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Oil Companies In Merger Talks

BP Amoco Plc (BPA), the world's third-largest publicly traded oil company, on Monday confirmed that it's in merger talks with Atlantic Richfield Company (ARC).

In a tersely worded statement, the British oil giant said : "No definitive agreement has been reached. No assurance can be given that an agreement will be reached. Beyond this statement, no further comment will be made."

According to press reports, the deal could worth an estimated $20 billion to $25 billion, which would represent as much as a 20 percent premium over Amoco's closing price of $65.37 on Friday.

The Financial Times, meanwhile, said a deal could be announced this week. The negotiations were reported earlier on The Wall Street Journal's Internet site.

BP Amoco was formed late last year when London-based British Petroleum Co. acquired Amoco for $61.7 billion.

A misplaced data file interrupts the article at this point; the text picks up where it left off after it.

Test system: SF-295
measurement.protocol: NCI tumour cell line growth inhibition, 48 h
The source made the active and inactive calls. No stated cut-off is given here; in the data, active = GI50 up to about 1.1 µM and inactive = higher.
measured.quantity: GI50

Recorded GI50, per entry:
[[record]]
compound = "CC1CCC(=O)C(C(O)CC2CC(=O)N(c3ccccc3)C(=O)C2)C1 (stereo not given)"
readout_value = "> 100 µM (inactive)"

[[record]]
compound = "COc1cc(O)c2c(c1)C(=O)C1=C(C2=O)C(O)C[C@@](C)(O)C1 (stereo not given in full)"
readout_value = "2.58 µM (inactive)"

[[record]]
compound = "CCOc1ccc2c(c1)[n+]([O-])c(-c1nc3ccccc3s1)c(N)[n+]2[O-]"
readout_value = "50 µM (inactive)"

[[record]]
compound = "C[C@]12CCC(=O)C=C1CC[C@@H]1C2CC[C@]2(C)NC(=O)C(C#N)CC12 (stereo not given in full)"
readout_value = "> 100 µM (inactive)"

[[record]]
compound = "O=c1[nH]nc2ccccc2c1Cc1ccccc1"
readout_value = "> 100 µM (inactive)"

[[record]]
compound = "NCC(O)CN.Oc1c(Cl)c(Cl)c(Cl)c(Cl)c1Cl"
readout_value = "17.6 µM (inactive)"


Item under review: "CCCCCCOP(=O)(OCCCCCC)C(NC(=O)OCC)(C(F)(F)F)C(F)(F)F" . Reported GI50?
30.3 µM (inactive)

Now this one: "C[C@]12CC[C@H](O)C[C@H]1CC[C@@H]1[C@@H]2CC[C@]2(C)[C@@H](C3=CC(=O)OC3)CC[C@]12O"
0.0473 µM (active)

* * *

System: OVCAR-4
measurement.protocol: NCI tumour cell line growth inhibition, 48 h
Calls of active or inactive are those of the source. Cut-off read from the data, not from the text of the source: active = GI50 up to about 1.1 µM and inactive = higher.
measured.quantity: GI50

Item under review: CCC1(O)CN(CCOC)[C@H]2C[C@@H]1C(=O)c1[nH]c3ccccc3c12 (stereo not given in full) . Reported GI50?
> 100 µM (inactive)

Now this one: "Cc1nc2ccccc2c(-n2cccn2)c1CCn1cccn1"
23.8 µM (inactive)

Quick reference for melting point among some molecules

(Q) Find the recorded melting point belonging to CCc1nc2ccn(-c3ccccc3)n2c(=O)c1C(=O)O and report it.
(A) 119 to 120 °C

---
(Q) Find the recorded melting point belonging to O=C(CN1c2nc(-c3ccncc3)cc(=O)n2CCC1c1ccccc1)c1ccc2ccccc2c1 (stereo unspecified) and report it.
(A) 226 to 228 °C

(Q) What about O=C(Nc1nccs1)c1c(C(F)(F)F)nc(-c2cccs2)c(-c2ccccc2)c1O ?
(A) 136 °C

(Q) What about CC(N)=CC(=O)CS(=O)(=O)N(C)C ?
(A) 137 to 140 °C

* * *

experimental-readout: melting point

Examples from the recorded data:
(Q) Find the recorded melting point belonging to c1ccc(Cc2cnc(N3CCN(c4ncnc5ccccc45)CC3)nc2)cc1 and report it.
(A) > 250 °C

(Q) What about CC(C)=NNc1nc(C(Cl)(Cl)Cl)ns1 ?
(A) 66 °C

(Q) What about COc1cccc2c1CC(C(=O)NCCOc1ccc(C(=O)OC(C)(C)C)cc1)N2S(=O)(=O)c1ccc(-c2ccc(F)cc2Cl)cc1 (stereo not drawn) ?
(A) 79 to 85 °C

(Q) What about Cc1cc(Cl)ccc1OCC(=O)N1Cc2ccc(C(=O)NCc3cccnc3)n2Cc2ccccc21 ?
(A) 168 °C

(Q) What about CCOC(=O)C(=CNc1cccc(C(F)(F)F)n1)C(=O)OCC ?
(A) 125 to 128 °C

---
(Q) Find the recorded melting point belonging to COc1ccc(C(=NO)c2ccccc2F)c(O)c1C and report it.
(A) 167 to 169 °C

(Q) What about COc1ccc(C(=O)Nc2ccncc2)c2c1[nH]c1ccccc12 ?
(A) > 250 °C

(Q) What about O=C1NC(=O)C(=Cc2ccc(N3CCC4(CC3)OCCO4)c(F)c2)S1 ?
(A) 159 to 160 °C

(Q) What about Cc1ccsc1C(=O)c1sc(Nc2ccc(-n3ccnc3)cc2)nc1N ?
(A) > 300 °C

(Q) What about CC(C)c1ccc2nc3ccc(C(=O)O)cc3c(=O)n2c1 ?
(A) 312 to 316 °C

The BP Amoco deal was one of several mergers involving large oil companies. Exxon Corp. (XON) announced last year it will buy Mobil Corp. (MOB), creating the largest investor-owned oil company.

The stock of both companies has risen recently following the decision by OPEC last week to cut world oil supplies by 2.7 percent. Arco rose 1 5/16 to 65 3/8 Friday in New York trading, while BP Amoco rose 26 pence to 1037 in London.

BP Amoco said last month it is embarking on a post-merger savings plan and as many as 10,000 workers may lose their jobs.

The company saw a 37 percent drop in fourth-quarter profit, which it blamed on a protracted slump in oil prices. Crude oil prices have plunged from $18 a barrel this time last year to as low as $12. Arco's earnings dropped to $1.79 a share last year from $5.28 a share the year earlier.